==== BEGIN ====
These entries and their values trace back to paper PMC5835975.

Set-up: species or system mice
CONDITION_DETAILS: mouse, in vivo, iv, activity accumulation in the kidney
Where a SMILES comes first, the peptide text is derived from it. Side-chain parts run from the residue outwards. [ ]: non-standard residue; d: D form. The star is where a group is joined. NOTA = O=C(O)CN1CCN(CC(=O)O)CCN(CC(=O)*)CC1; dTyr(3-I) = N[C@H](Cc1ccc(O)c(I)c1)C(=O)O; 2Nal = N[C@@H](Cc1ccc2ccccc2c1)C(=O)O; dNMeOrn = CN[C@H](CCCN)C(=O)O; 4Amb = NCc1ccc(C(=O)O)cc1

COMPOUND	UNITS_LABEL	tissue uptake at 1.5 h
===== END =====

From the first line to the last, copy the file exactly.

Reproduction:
These entries and their values trace back to paper PMC5835975.

Set-up: species or system mice
CONDITION_DETAILS: mouse, in vivo, iv, activity accumulation in the kidney
Where a SMILES comes first, the peptide text is derived from it. Side-chain parts run from the residue outwards. [ ]: non-standard residue; d: D form. The star is where a group is joined. NOTA = O=C(O)CN1CCN(CC(=O)O)CCN(CC(=O)*)CC1; dTyr(3-I) = N[C@H](Cc1ccc(O)c(I)c1)C(=O)O; 2Nal = N[C@@H](Cc1ccc2ccccc2c1)C(=O)O; dNMeOrn = CN[C@H](CCCN)C(=O)O; 4Amb = NCc1ccc(C(=O)O)cc1

COMPOUND	UNITS_LABEL	tissue uptake at 1.5 h